The Atlantic Daily: Cost of Living

Trump’s clash with ex–military leaders, traces of herbicide in cereal, why so many Airbnb hosts are teachers, and more

Former CIA Director John Brennan on May 16, 2018 (Joshua Roberts / Reuters)

What We’re Following

Intel Issues: A number of retired military and intelligence leaders came forward to oppose Donald Trump’s revocation of security clearance from John Brennan, the former CIA director who is also one of the president’s critics. And the recent firing of Peter Strzok, a former FBI agent who sent texts critical of Trump while he was involved in the investigation of Hillary Clinton’s emails, has been met with questions about whether Strzok’s conduct violated specific FBI policies. Natasha Bertrand explains why and how he was fired.

Making Ends Meet: A new survey released by Airbnb reveals that educators account for nearly 10 percent of the home-sharing platform’s hosts—and adds to a body of evidence showing that many American teachers are turning to the sharing economy to supplement low pay. Could the solution for the country’s income inequality lie in providing monthly Social Security checks to all Americans? In this animated video, Annie Lowrey makes the case for a universal basic income.

Grain Events: A consumer-advocacy group found traces of glyphosate, a common herbicide, in a range of breakfast cereals and granola bars, prompting controversy over how much of the chemical is safe to consume. And for the first time, scientists have sequenced the genome of wheat—a discovery that could make it easier to breed hardier varieties of the staple crop.


“The institution of a free press in America is presently in a state of crisis greater than I have ever seen in my lifetime, and perhaps any moment in this nation’s history,” writes Dan Rather in a book co-written with Elliot Kirschner. Here’s why that crisis threatens you. (Mark Peterson / Redux)

Evening Read

Allie Volpe on the peculiarities of living with roommates:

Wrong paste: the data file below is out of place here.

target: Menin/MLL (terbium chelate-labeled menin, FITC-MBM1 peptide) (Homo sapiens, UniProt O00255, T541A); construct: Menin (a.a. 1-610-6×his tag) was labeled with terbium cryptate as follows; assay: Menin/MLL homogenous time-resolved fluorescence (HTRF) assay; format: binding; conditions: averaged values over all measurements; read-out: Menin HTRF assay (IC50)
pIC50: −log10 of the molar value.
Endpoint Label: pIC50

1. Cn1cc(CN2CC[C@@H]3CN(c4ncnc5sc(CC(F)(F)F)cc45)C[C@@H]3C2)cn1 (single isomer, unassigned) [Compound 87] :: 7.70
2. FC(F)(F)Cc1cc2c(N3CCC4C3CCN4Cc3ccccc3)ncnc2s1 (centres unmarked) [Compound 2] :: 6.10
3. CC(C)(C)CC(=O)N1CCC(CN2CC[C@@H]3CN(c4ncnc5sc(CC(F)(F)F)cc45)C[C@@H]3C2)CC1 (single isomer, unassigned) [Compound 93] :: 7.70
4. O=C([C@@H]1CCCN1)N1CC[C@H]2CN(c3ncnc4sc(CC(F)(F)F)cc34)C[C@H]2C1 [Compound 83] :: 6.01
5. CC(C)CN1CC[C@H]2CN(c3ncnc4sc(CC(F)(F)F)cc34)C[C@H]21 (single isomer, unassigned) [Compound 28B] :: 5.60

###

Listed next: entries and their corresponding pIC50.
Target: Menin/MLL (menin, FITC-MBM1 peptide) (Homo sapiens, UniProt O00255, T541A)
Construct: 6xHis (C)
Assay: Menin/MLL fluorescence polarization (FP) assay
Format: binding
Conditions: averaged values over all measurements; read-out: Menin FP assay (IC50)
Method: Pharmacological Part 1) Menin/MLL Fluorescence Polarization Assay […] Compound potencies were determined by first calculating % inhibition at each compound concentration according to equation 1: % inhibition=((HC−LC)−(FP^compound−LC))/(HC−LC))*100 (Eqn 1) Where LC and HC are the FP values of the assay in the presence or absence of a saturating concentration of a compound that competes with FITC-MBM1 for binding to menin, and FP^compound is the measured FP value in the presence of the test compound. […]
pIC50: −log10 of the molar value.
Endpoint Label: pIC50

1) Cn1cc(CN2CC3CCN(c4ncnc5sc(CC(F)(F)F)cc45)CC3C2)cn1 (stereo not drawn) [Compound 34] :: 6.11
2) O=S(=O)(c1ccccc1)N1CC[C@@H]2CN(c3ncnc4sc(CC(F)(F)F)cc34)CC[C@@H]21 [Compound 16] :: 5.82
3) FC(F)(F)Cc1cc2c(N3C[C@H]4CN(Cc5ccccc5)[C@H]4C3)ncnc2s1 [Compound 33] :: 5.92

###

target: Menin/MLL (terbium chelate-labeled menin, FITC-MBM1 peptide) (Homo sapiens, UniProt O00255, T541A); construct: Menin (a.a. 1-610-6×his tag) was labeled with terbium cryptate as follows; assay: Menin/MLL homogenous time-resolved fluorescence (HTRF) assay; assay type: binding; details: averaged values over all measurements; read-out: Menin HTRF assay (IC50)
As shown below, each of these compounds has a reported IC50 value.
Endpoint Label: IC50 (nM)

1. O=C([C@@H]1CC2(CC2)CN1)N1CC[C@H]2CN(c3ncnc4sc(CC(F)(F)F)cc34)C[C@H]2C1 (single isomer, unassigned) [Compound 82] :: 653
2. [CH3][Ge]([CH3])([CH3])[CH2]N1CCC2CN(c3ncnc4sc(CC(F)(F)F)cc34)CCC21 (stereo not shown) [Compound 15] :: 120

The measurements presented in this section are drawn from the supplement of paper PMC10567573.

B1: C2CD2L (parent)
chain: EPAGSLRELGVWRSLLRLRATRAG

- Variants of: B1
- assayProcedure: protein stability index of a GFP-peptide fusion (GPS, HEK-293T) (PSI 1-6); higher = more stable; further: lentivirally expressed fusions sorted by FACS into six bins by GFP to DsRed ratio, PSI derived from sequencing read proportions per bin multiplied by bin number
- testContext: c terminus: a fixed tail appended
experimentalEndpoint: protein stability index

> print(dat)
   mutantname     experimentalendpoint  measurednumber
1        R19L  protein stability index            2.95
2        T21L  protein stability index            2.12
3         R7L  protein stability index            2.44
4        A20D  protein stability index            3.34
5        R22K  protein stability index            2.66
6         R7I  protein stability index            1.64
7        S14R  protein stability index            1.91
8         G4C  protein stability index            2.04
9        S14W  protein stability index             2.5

Alex Schelldorf shares a sunny Chicago apartment with a man who creates messes but who doesn’t, Schelldorf says, clean them up … His search for a compatible roommate hasn’t been a complete bust, Schelldorf says, but it has made him reconsider the way the assorted people he’s lived with have affected his life, both emotionally and financially. Over the course of eight years, he’s moved 11 times and has lived with 10 roommates. He’s also lived alone three times. But with student loans, a high cost of living in the cities where he’s resided—including Washington, D.C., and Tampa, Florida—cohabitation has been beneficial for his lifestyle and, he says, for his mental health.

Keep reading, as Volpe talks to experts about the factors that make or break a good roommate relationship.

What Do You Know?

1. In the state of Michigan, Aretha Franklin’s voice is officially designated a “____________.”

Scroll down for the answer, or find it here.

2. The new movie Crazy Rich Asians is set in ____________.

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3. In her diary, Louisa May Alcott referred to the central characters of her classic book Little Women as “the __________ Family.”

Scroll down for the answer, or find it here.

Poem of the Week

From our February 1880 issue, “The Parting Day,” by Edith Jones—later known as Edith Wharton:

Some busy hands have brought to light,
       And laid beneath my eye,
The dress I wore that afternoon
       You came to say good-by.

Read more.

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